SEATTLE, July 14, 1999 — Microsoft Corp. today will host a captioned screening of “Star Wars: Episode I The Phantom Menace” that will include an expected audience of more than 300 viewers who are deaf and hard-of-hearing, most of whom will be in Seattle to attend the 13th biennial Telecommunications for the Deaf Inc. (TDI) International Conference held this week. Using Rear Window (r) Captioning (RWC) technology developed by WGBH Boston and installed during the recent renovation at the Cinerama, viewers can read captions on portable Plexiglas reflector screens attached to their cup-holders. This will be the largest such audience to view a popular film using this technology.
TDI promotes full visual access to entertainment, information and telecommunications for people who are deaf, hard-of-hearing and speech-impaired. FCC Chairman William Kennard will give a short introductory speech about how technology like that used in the Cinerama can remove barriers for people with disabilities.
Microsoft and Bayliner Marine Corp. worked together to build 400 specially designed RWC reflectors that allow captioning for moviegoers who are deaf and hard-of-hearing without altering the experience for the general audience.
The caption reflectors attach to theater seats and take advantage of RWC technology to reflect captions from a special LCD text display mounted in the rear of the theater.
Although this technology (both RWC and the DVS Theatrical (r) System, collectively referred to as the Motion Picture Access Project, or Mopix (r) ) traditionally has been available only in specialty theaters and theme parks, Cinerama is one of the premier movie theaters in the country to offer technology such as Mopix and assistive listening devices to make movies more accessible for those with disabilities. The Cinerama, built in 1963, was purchased in 1997 by investor and philanthropist Paul G. Allen and restored to world-class audio, projection, technology and accessibility standards. It reopened earlier this year and is operated on behalf of Allen by General Cinema.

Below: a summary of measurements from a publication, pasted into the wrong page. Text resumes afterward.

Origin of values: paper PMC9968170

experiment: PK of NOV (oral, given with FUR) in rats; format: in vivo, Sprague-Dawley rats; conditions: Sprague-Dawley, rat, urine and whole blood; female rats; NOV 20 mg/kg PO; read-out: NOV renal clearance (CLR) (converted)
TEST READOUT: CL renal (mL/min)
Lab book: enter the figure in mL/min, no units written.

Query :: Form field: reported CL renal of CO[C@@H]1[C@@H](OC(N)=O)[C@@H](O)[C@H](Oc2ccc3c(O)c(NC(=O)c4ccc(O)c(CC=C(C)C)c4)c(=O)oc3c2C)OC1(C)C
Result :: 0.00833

“Microsoft will be a driving force in making technology accessible to people with disabilities,” said Greg Lowney, director of accessibility at Microsoft. “We’re pleased to sponsor this event at the Cinerama tonight, as it provides an excellent example of how all people can enjoy state-of-the-art technology.”
“This morning the Federal Communications Commission took action to put curb cuts on the information superhighway,” said Kennard. “And this event tonight at the Cinerama is an example of how telecommunications technology makes a difference in the lives of people with disabilities.”
Founded in 1975, Microsoft (Nasdaq “MSFT”) is the worldwide leader in software for personal computers. The company offers a wide range of products and services for business and personal use, each designed with the mission of making it easier and more enjoyable for people to take advantage of the full power of personal computing every day.